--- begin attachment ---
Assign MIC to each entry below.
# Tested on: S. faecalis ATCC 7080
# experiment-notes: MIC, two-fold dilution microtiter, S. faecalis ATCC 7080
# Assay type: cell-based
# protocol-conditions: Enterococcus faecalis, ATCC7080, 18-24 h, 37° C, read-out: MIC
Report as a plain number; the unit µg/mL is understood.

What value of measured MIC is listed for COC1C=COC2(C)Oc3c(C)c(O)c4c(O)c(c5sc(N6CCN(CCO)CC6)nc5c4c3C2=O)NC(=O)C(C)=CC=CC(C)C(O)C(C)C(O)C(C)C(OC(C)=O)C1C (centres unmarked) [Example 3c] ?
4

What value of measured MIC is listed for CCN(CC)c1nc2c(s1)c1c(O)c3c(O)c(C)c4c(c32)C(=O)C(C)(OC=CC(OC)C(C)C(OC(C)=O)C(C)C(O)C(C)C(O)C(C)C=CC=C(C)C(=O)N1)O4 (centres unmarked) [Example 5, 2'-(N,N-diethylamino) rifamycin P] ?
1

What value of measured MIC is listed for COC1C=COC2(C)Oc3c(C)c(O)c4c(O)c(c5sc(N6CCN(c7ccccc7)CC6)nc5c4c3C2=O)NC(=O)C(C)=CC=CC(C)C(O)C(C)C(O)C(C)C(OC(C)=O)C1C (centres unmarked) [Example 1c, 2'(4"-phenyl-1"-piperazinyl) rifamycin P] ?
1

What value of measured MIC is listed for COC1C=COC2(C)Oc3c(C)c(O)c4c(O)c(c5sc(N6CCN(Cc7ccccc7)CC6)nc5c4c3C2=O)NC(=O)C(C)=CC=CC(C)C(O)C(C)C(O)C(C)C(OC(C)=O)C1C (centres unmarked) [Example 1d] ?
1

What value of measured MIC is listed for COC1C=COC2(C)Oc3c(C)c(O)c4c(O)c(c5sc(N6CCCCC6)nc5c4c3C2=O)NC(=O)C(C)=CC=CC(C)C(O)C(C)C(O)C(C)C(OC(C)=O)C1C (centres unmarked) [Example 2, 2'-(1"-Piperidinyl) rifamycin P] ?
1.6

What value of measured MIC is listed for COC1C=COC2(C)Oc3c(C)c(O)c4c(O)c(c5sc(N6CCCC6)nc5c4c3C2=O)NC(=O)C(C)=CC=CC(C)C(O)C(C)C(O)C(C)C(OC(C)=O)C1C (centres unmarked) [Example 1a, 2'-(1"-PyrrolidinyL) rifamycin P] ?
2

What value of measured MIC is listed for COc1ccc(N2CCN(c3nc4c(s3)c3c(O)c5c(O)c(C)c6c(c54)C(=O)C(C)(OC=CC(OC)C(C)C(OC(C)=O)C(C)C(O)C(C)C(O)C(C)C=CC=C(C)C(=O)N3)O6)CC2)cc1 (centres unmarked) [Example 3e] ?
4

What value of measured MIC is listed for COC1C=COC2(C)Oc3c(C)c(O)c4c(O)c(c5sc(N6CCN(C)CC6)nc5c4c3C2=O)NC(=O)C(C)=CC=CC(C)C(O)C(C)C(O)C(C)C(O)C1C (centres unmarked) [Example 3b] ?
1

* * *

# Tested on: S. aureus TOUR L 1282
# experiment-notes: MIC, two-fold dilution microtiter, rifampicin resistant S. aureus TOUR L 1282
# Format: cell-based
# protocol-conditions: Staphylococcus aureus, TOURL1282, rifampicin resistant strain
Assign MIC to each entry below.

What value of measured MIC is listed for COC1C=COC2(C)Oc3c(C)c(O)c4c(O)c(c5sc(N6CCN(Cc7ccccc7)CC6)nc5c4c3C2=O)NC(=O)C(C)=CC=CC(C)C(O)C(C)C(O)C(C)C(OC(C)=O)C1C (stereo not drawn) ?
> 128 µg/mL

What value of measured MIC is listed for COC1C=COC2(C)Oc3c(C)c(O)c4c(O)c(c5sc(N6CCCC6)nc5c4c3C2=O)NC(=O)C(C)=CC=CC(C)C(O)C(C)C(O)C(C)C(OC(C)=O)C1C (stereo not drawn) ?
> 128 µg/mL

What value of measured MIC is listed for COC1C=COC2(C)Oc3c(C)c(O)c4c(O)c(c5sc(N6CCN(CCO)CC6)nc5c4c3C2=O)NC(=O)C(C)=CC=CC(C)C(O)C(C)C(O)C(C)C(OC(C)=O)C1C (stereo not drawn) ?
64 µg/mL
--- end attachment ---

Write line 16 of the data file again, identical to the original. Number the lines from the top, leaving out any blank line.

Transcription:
1.6